Two-Pronged Attack Works Best For Psoriasis Treatment
A new Cochrane review finds that two commonly used topical treatments work best together to treat chronic psoriasis, but are not a cure.
“Almost everyone with psoriasis will try topical treatments and some people will use them throughout their lifetime, so it is important to know how effective and safe they are,” said lead author Anne Mason, a research fellow at the Centre for Health Economics the University of York, in England.
Mason said that chronic plaque psoriasis is the most common form, “typically affecting 1 to 2 percent of the population.” Psoriasis causes thick, red patches — or plaques — and silver scales to form on the skin. Topical treatments are those applied directly to the skin.
This review looked at a wide range of different topical treatments from 131 randomized trials involving 21,448 people with psoriasis. Treatments include synthetic versions of vitamin D called “analogues,” topical corticosteroids and tar-based medications among others. Researchers compared treatments with either a placebo or a vitamin D product, depending on the study.
“The main message from the review is that most topical treatments are effective in reducing the symptoms of psoriasis, but none actually cures psoriasis,” Mason said.
The review appears in the latest issue of The Cochrane Library, a publication of The Cochrane Collaboration, an international organization that evaluates medical research. Systematic reviews like this one draw evidence-based conclusions about medical practice after considering both the content and quality of existing medical trials on a topic.
“Another key finding is that combining two commonly used topical treatments — vitamin D analogues and a corticosteroid — is more effective than either treatment used on its own,” Mason said. “Using the two products separately, vitamin D in the morning and corticosteroid at night, can achieve similar effects, and be as well tolerated, as using a specially combined product.”
Up to 40 percent of those who used vitamin D treatments had skin irritation and other side effects that led to lower levels of compliance. The topical corticosteroids showed less irritation, but had higher levels of thinning of the skin.
Mason noted that psoriasis is a lifelong disease, so patients likely will be using prescribed medications for very long periods. However, since most of the studies only followed participants between four and eight weeks, the authors were unable to come to any conclusions about extended use of these treatments.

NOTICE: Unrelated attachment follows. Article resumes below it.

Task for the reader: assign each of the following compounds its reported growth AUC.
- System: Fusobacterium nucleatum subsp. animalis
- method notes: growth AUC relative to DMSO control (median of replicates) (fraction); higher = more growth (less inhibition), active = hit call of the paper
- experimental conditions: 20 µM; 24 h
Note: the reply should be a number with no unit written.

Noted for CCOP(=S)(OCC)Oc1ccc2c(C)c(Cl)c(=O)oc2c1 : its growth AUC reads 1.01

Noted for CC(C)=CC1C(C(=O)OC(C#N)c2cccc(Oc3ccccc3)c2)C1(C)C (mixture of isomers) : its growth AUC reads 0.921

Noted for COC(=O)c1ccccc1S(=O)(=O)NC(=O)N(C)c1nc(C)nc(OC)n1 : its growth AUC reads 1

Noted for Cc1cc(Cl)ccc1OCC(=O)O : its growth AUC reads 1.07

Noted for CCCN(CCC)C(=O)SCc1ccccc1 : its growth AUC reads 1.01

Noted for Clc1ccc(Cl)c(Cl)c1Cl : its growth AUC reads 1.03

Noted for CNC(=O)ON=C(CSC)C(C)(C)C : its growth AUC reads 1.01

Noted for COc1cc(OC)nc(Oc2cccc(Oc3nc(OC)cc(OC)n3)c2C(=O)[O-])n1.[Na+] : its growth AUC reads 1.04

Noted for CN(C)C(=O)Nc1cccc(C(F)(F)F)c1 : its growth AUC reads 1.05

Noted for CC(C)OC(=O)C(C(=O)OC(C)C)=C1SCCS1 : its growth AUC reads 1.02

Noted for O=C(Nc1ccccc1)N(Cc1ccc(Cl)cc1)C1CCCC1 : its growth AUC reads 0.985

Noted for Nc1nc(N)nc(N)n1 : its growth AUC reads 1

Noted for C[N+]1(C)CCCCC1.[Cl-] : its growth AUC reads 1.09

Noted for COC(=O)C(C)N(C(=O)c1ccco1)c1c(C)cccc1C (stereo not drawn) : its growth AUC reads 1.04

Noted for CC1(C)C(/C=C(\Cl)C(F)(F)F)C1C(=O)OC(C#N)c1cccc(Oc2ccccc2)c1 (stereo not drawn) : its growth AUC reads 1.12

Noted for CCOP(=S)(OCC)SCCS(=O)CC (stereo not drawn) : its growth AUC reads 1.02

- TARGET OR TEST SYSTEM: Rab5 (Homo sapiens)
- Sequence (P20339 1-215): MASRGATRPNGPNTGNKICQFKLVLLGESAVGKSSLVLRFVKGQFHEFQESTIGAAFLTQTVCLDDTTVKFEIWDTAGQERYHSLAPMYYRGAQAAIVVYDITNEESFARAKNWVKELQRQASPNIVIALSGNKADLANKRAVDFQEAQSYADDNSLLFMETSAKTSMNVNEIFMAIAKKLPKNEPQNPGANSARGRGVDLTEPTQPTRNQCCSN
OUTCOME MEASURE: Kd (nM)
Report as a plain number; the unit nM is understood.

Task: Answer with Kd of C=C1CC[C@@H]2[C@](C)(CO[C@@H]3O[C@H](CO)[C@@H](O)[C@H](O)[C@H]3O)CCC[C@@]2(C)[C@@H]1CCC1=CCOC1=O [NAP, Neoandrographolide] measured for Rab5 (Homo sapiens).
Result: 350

“It is surprising how little adequate evidence is available addressing long-term safety of treatments or long-term management of psoriasis,” Mason said. “Patients should realize that most evidence is from short-term trials and that there is very little long-term evidence on benefits and potential harms to consider when deciding on maintenance strategies.”
Steven Feldman, M.D., is a professor of dermatology, pathology and public health sciences at Wake Forest University. “The goal of therapy for psoriasis is to strike a balance between the irritation sometimes seen with Vitamin D analogues and thinning of the skin that is an adverse effect of long-term corticosteroid use,” he said. “This study makes it clear scientifically that there will be no one-size-fits-all solution in treating this condition. The review is an evidence-based confirmation of what most of us knew from experience.”
While the results show that the corticosteroids work as well as the Vitamin D products with fewer short-term side effects, he cautioned against interpreting this review as a call to forego the more expensive Vitamin D analogues.
“The idea that corticosteroids are safer somehow is misleading,” Feldman said. “That doesn’t take into account that the more serious side effects that occur with long-term continuous use of the corticosteroid drugs.”
The review disclosed that three of its five co-authors have received funding from pharmaceutical companies that make medications used to treat psoriasis.